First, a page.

Despite recent rebounds in the U.S. homeownership rate, minority home buyers continue to struggle to recover from the foreclosure crisis.
Courtesy Adobe Stock/Sean Locke

Sales of new single‐family houses in September were at a seasonally adjusted annual rate of 603,000, according to estimates released by the U.S. Census Bureau and the Department of Housing and Urban Development. This is 10.9% below the revised August rate of 677,000 and 17.6% below the September 2021 estimate of 732,000.

“After a brief August surge, new-home sales retreated double digits in September,” says Nik Scoolis, manager, housing economics for Zonda. “The decline corresponded with mortgage rates accelerating again after falling in August.”

The median sales price of new homes sold in September was $470,600, while the average sales price was $517,700.

“Despite the slowing sales and rising rates, prices grew again, with the median home sale price climbing to the second-highest figure in history and furthering the housing market’s affordability crunch,” adds Scoolis.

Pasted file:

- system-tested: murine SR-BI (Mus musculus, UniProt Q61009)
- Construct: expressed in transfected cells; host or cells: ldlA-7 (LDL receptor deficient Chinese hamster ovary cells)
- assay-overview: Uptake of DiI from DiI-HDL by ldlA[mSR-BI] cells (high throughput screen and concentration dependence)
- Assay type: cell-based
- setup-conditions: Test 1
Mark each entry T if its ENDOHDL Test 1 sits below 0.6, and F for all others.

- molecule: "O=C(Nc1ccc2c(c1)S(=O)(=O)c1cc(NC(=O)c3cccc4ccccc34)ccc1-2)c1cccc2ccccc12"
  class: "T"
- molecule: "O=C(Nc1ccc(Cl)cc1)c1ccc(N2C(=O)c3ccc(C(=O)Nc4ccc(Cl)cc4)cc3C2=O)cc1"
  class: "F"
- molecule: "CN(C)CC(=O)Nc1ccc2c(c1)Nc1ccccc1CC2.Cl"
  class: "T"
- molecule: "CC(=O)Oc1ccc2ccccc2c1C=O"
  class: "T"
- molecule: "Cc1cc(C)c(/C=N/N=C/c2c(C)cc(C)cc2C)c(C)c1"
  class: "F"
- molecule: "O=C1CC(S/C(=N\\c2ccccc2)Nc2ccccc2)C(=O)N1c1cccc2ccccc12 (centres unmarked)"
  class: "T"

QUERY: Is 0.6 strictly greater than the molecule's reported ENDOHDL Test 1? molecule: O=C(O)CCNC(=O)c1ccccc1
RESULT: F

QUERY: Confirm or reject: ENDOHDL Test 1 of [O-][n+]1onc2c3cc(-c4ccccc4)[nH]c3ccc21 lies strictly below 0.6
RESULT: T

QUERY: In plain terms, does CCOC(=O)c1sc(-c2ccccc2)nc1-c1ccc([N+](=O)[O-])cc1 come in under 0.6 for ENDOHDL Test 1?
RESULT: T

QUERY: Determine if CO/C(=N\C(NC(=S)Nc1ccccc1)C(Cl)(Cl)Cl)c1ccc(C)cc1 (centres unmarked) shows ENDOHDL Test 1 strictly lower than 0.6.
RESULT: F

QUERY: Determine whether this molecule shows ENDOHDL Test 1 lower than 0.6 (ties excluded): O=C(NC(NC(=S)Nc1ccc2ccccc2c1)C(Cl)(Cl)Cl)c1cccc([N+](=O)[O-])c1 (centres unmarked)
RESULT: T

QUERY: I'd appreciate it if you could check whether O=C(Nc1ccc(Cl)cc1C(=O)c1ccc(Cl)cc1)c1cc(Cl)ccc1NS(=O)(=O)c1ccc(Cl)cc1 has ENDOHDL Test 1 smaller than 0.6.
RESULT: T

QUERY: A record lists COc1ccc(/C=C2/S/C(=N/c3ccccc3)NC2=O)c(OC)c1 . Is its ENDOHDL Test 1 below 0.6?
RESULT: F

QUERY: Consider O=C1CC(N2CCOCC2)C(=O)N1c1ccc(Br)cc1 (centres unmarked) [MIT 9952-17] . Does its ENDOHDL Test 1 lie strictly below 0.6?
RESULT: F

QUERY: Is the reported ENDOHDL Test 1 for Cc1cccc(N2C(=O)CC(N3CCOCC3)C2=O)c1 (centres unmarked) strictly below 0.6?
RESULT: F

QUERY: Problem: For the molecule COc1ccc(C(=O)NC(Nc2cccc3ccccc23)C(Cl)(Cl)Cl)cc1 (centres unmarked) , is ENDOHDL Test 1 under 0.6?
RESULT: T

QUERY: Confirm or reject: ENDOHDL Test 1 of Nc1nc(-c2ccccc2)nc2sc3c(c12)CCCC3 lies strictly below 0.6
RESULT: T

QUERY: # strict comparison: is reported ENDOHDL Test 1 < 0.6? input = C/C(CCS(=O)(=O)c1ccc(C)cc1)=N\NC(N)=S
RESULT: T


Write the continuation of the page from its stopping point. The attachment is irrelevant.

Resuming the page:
The seasonally adjusted estimate of new houses for sale was 462,000 at the end of September, representing a 9.2-month supply at the current sales rate.

“Since the beginning of the pandemic, most homes available for sale were not completed; however, a continual increase in the number of completed homes available for sale is now occurring, with the inventories of such homes now at the highest level since July 2020,” says Doug Duncan, chief economist at Fannie Mae. “This suggests to us that builders may be increasingly willing to offer more aggressive incentives and discounts to maintain sales of completed inventory. If so, this would likely put further downward pressure on home prices.”